Tuesday, November 20, 2012

The Downside of Search and Scroll

University of Wisconsin historian and AHA president William Cronon dives deep into the meaning of technology -- from physical scrolls to printed books to Google and Amazon -- in an amazing and unsettling essay in the new issue of Perspectives on History. He is no armchair critic hiding in a moldy library, and we will be hearing more about his "20-year effort to build digital libraries on handheld devices, and how frequently I've had to reformat public-domain e-books from .txt to .lit to .html to .doc to .pdf to .mobi to .epub, with no hope of retaining my own annotations in the process."

Another angle:

Can physical books come close to competing with computers when it comes to search? Of course not. But when one wants to relocate a piece of information in a particular context, and when one remembers that context better than the information itself, then it can be surprisingly difficult for search alone to recover what one wants.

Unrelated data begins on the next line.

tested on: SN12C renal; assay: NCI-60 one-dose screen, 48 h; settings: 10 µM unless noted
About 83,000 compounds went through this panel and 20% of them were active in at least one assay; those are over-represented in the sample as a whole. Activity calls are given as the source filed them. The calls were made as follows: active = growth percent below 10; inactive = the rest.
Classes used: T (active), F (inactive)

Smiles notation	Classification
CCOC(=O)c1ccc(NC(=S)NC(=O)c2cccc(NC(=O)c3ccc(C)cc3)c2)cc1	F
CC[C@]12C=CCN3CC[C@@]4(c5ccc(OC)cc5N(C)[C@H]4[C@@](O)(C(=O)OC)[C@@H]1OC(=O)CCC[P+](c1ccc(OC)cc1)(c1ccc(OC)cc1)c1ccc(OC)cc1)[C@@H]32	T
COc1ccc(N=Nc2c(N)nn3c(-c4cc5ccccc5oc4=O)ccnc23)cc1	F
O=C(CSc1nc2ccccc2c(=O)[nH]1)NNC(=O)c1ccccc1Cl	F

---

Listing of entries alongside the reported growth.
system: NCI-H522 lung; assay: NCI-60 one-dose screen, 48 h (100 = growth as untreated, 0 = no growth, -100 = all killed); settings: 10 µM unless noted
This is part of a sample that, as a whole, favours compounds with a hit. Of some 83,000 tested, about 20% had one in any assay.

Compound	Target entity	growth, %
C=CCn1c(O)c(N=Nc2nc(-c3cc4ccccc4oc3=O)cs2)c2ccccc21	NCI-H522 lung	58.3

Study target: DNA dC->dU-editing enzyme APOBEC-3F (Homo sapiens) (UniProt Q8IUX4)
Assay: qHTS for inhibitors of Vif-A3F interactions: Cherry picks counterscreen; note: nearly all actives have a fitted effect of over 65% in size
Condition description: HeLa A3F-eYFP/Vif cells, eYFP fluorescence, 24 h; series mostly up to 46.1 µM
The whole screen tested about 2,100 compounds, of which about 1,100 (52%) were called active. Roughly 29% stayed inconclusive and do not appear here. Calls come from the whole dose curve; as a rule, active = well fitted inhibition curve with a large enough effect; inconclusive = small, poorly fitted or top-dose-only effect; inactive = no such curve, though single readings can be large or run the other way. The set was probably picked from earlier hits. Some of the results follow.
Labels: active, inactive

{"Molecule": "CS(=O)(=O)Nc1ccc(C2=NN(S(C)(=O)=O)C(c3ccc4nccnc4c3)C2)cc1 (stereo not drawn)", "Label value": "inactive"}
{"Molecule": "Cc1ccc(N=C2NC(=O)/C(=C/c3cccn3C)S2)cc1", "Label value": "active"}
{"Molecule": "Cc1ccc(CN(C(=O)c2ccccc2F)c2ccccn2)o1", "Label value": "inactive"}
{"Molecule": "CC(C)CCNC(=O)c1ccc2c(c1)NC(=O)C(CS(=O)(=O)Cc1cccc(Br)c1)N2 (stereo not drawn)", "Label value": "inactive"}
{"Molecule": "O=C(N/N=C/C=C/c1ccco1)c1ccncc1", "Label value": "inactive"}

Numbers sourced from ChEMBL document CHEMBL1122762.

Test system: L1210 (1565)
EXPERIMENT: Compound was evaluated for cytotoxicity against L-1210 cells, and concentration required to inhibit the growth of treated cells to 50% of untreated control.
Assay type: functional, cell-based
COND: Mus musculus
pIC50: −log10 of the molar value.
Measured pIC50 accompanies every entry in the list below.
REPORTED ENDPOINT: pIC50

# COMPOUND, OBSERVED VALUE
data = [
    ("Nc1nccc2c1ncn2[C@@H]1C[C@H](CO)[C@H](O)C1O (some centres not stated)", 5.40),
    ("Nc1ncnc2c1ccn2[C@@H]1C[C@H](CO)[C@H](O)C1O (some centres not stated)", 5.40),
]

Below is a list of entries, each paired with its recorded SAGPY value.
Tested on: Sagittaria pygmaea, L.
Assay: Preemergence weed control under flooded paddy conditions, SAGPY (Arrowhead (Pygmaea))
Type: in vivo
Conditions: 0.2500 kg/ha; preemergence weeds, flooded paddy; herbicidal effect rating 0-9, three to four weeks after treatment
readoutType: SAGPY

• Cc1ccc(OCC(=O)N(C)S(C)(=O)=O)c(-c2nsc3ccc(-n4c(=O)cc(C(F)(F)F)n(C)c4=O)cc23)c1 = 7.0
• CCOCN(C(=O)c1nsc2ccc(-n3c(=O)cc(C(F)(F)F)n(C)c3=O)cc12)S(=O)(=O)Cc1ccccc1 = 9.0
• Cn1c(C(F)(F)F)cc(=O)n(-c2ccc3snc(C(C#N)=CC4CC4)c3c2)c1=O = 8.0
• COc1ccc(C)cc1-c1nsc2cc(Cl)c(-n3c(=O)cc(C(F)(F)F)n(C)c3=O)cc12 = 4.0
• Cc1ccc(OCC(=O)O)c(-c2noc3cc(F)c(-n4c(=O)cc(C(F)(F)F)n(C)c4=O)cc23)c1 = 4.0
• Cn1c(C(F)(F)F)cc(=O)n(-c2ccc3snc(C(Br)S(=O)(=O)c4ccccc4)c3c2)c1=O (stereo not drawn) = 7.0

How do disciplines the depend not just on details but on context reap the advantages of new hardware and software while minimizing the problems they create? Cronon doesn't have the answer but he knows there's a question.

William Cronon, "Recollecting My Library...and My Self," Perspectives on History, vol. 50, no. 8 (November 2012), http://www.historians.org/perspectives/issues/2012/1211/Recollecting-My-Library-and-My-Self.cfm : accessed 19 November 2012.

Harold Henderson, "The Downside of Search and Scroll," Midwestern Microhistory: A Genealogy Blog, posted 20 November 2012 (http://midwesternmicrohistory.blogspot.com : accessed [access date]). [Please feel free to link to the specific post if you prefer.]

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